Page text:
Safety of Arthritis Drugs
Few people with arthritis would be willing to stop taking a medication that works, especially when nothing else has.
The unsettling news that popular arthritis drugs (specifically the NSAIDs and COX-2 selective inhibitors) could cause a heart attack or stroke or aggravate high blood pressure has left some patients wondering whether they should keep taking them to treat their arthritis.
Health officials say that, as with any drug, only you and your doctor can determine the level of risk that is acceptable with medications currently available to treat arthritis.
Cardiovascular Risk With Arthritis Drugs
Data from clinical trials showed that cyclooxygenase-2 selective agents, better known as COX-2 selective inhibitors, may be associated with an increased risk of serious cardiovascular problems, especially when used in high doses or for long periods in patients with existing cardiovascular disease, or in very high-risk situations, such as immediately after heart surgery. COX-2 selective inhibitors are the newest subset of nonsteroidal anti-inflammatory drugs (NSAIDs).
COX-2 selective inhibitors were developed specifically to decrease the well-recognized gastric side effects and intolerance associated with the use of some NSAIDs.
Traditional NSAIDs, such as aspirin or ibuprofen, act by blocking the production of a family of chemicals known as prostaglandins, which are not only important in the development of inflammation, but also play an important role in maintaining the integrity of the stomach lining. At least two enzymes are involved in this inflammation, namely cyclooxygenase-1 (COX-1) and cyclooxygenase-2 (COX-2).
Traditional NSAIDs inhibit both COX-1 and COX-2. Unfortunately, this non-selective inhibition of both COX enzymes also inhibits those prostaglandins involved in some of the important "housekeeping" functions of the body, such as helping blood to clot and protecting the stomach from ulceration.
It's this non-selective inhibition of both enzymes by aspirin and other non-selective NSAIDs that increases the risk of stomach ulcers and consequent bleeding. In theory, the newer COX-2 selective inhibitors only inhibit the enzyme involved in inflammation, leaving the other functions alone.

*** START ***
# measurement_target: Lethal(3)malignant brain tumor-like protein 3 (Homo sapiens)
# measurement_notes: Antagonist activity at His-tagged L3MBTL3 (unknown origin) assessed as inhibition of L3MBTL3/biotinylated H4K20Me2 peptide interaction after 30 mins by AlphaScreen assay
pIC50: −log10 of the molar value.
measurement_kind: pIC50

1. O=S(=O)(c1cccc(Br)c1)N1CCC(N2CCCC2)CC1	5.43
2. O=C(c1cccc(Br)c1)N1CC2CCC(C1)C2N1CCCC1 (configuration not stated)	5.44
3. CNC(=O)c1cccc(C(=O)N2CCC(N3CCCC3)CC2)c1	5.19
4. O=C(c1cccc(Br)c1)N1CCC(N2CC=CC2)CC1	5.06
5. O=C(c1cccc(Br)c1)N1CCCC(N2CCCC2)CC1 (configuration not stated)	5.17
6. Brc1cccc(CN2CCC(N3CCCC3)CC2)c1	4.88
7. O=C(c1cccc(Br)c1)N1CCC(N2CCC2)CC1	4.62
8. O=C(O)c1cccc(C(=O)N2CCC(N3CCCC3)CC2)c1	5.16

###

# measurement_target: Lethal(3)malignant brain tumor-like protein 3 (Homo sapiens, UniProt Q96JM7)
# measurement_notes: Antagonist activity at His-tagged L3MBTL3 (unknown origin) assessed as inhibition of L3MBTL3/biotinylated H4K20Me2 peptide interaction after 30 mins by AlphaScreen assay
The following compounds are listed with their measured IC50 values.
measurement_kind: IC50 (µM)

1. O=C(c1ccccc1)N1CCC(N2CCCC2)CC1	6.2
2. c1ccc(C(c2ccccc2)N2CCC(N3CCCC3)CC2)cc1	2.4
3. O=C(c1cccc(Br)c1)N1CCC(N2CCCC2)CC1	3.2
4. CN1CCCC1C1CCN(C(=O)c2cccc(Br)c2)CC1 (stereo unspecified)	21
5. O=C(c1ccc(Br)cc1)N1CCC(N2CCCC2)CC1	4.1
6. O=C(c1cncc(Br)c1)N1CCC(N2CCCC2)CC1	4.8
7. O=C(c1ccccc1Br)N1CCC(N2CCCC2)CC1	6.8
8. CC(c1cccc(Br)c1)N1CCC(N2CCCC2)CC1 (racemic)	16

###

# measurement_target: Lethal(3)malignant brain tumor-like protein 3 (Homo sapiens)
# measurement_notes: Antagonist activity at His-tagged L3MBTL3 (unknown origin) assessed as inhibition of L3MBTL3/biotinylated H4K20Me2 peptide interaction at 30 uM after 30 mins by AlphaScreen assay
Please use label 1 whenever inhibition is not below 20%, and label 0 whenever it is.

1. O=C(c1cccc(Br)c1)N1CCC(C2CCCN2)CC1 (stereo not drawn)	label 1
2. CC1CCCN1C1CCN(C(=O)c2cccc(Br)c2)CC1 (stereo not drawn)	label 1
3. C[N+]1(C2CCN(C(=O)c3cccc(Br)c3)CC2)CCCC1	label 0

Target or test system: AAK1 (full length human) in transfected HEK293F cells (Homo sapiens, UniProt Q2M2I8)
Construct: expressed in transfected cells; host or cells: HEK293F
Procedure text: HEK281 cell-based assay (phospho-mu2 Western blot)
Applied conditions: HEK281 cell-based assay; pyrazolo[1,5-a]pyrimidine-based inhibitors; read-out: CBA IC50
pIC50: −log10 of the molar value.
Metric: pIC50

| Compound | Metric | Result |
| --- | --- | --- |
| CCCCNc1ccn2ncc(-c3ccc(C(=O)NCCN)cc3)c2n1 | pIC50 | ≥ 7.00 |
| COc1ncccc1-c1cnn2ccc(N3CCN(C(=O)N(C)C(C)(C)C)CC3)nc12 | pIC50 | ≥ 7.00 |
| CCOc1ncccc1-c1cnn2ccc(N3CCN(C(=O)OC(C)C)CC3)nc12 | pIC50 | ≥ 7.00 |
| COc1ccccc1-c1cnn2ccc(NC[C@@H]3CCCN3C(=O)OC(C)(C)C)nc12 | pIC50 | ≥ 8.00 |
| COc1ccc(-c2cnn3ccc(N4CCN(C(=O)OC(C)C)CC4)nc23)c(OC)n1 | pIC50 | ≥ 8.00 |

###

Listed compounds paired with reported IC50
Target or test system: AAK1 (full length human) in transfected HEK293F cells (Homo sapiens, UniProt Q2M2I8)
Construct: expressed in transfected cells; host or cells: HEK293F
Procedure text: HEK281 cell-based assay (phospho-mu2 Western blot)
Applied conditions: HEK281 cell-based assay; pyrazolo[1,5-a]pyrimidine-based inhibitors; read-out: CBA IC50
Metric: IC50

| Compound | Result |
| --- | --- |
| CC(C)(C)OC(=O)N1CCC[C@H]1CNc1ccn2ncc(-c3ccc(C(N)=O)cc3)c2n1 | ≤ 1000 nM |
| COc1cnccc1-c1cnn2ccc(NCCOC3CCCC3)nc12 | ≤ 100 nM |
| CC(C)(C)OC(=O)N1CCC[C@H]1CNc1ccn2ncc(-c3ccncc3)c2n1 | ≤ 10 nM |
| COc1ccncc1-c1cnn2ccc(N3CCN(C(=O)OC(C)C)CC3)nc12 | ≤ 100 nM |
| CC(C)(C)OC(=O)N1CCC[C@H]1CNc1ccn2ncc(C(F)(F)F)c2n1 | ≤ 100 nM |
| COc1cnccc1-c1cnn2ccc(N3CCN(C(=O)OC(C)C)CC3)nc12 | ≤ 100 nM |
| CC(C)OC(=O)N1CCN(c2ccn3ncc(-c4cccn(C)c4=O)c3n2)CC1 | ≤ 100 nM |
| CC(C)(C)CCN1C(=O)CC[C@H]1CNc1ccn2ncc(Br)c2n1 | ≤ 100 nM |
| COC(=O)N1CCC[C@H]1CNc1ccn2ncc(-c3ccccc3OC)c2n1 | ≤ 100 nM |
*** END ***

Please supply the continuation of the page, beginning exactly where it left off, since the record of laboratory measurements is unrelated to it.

The downside of the COX-2 selective inhibitors is that they appear to be associated--particularly when used for many consecutive months to years--with an increased risk of cardiovascular problems. Moreover, COX-2 selective inhibitors, like other NSAIDs, don't influence the course of the disease--which doctors say is a common misconception among patients--because these drugs only provide for symptom relief.
Coincidentally, preliminary results from a three-year trial on the non-selective NSAID naproxen (Aleve) also suggested that long-term use may be associated with an increased risk for cardiovascular problems.
FDA Regulatory Actions
Since the results of studies on both non-selective and selective NSAIDs were preliminary and conflicted with data from earlier studies of the same drugs, the FDA issued a public health advisory in December 2004 concerning use of all NSAIDs, pending further review of data that continues to be collected.
From February 16-18, 2005, the FDAs Arthritis and Drug Safety and Risk Management Advisory Committee, met in a joint meeting to discuss the safety of the COX-2 selective inhibitors and traditional NSAIDs. On April 7, 2005, the FDA announced planned regulatory actions for both selective and non-selective NSAIDs.
Many government and private organizations are working together to carry out a plan to guide the use of the nation's resources to decrease the burden of arthritis for all Americans and increase the quality of life of those affected by arthritis. Called the "National Arthritis Action Plan: A Public Health Strategy," it provides a blueprint for:
- relieving arthritis pain
- reducing activity limitations and disability among people with arthritis
- preventing many types of arthritis
As for the safety of future arthritis treatments, experience has shown that the full magnitude of some potential risks of all drugs has not always emerged during the mandatory safety and effectiveness studies conducted before the FDA can approve a drug. As always, the FDA advises physicians to consider the evolving information on any medication in evaluating the risks and benefits of these drugs in individual patients.
Source: Helpful Treatments Keep People With Arthritis Moving; By Carol Rados, FDA Consumer Magazine, March-April 2005 Issue